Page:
Originally published in partnership with INO.com
CVS Health (NYSE: CVS) has been struck in a sideways trend since selling off over 24% from August through November 2016. CVS fell from an all-time high of ~$112 per share in 2015 to ~$70 in November of 2016 wiping out 38% of its enterprise value. Since its high of $112 in 2015, a slew of issues negatively impacting its growth and marketplace have plagued the stock. Firstly, the political backdrop was a major headwind for the entire pharmaceutical supply chain from drug manufacturers to pharmacies/pharmacy benefit mangers (i.e. CVS and Walgreens) and the drug wholesalers in-between (i.e. McKesson and Cardinal Health). Secondly, recent marketplace trends forced CVS to cut guidance for Q4 2016 and the full-year 2017 numbers. CVS stated that “unexpected marketplace actions that will have a negative impact on our Q4 2016 results and a more meaningful impact on our outlook for 2017”. Thirdly, CVS lost a contract with the Department of Defense which carries tens of millions of prescriptions on an annual basis. A new restricted network relationship between Prime Therapeutics and Walgreens impacts CVS Pharmacy’s participation in selected fully-insured networks in several key states and in many cases make CVS Pharmacy a non-preferred provider for Medicare Part D as well. These prescriptions trend to be the most profitable prescriptions as well. Lastly, Amazon’s purchase of Whole Foods has incited rumors that Amazon is looking to gain entry into the pharmacy space via leveraging the Whole Foods physical foot print od store fronts. I’ve written several articles contenting that CVS presents a compelling investment opportunity in the ever expanding healthcare space. My investment thesis was based on proposed sector consolidation (Rite Aid and Walgreens), aging population and growth in long-term care facilities and the pharmacy benefit management segment. All of this in a backdrop of CVS being highly acquisitive, continuing to deliver robust earnings growth, revenue growth, growing dividends and has an aggressive share buyback program in place. It’s a matter of time before CVS will trend higher and in the meantime investors will be paid to wait via dividends and share buybacks. The wildcard may be the Amazon threat with its first real pivot after acquiring Whole Foods with subsequent potential in entering the pharmacy space as well.
The Amazon Effect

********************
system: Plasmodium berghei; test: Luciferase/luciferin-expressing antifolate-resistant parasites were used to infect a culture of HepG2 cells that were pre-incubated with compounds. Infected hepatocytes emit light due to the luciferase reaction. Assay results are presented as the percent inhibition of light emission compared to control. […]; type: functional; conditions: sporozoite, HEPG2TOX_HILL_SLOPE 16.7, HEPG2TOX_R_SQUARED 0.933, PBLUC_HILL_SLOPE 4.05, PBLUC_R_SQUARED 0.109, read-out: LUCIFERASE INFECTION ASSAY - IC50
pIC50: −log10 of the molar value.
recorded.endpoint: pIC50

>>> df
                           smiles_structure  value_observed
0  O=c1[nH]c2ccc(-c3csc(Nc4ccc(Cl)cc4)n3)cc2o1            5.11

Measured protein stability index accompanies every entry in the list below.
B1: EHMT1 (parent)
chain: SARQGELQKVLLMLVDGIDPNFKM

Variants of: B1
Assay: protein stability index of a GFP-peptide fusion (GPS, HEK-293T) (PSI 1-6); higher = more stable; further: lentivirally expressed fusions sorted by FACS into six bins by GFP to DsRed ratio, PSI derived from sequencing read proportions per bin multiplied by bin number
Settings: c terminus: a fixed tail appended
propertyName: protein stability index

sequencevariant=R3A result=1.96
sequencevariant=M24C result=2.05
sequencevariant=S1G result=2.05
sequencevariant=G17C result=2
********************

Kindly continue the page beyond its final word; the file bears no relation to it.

With its past acquisitions of Target’s pharmacies and Omnicare, these proactive measures significantly expanded its presence and ability to dispense prescriptions to the general public and in long-term care facilities. As healthcare costs and prescription drug costs continue to rise and the population continues to age with the elderly comprising a larger segment of the overall population, CVS still looks poised to benefit. CVS has strong fundamentals and growth and I feel the long-term narrative still remains intact. Since the large sell-off after Q3 2016 were announced, Q4 2016 and Q1 2017 numbers have been released and the share price has retraced the low $80 range and appeared to be consolidating for another move up. That was until Amazon entered the retail space with its acquisition of Whole Foods for $13.7 billion.
There’s a lot of speculation that Amazon will disrupt the entire grocery space as it has successfully done to some retail brick and motor businesses. An extension of that thesis threatens ancillary retail companies such as CVS considering CVS operates store fronts. It has been theorized that Amazon will leverage the Whole Foods store fronts as a means to enter the pharmacy business. It has been reported that Amazon is hiring a business lead to figure out how the company can break into the pharmacy market. This new hire was Mark Lyons from Premera Blue Cross to build an internal pharmacy benefits manager for its employees. Amazon has also started selling medical supplies and equipment in the U.S. Ostensibly, Amazon is inching its way towards the pharmacy space with its first pivot via the Whole Foods acquisition however I don’t feel that this space is nearly as easy of a target as it bread and butter consumer goods success.
Q1 2017 Numbers
CVS reported solid earnings for Q1 2017, beating on EPS and revenue posting EPS of $1.17 on $44.51 billion in revenue (+3.0% year-over-year). Same store sales fell however this fall in sales beat estimates, coming in at a 4.9% drop verses a consensus expectation of a 6% drop. Revenue in the pharmacy services segment increased 8.5% year-over-year with a 10% increase in network claims processed. Free cash flow was $3.1 billion, an increase of 67% year-over-year. CVS maintained prior guidance for 2017 EPS of $5.77 to $5.93 (Figure 1).
Figure 1 – Q1 2017 earnings highlights
During the Q3 earnings call, CVS issued a guidance that scared investors for both the full-year 2016 numbers and the preliminary 2017 full-year numbers. CVS stated that the numbers were lowered due to “competitor actions restricting us from pharmacy networks as well as current trends in the retail business”. CVS stated that there’s slowing prescription growth in the overall market and a soft seasonal business affecting the pharmacy and the store front. During the Q4 call, CVS presented actions on returning to healthy growth. This included partnering more broadly, new PBM products, enterprise streamlining initiatives and returning value to shareholders. Despite this narrative, CVS posted robust earnings for Q1 2017 and we’ll see how these initiatives continue to bear fruit in the ensuing quarters to come.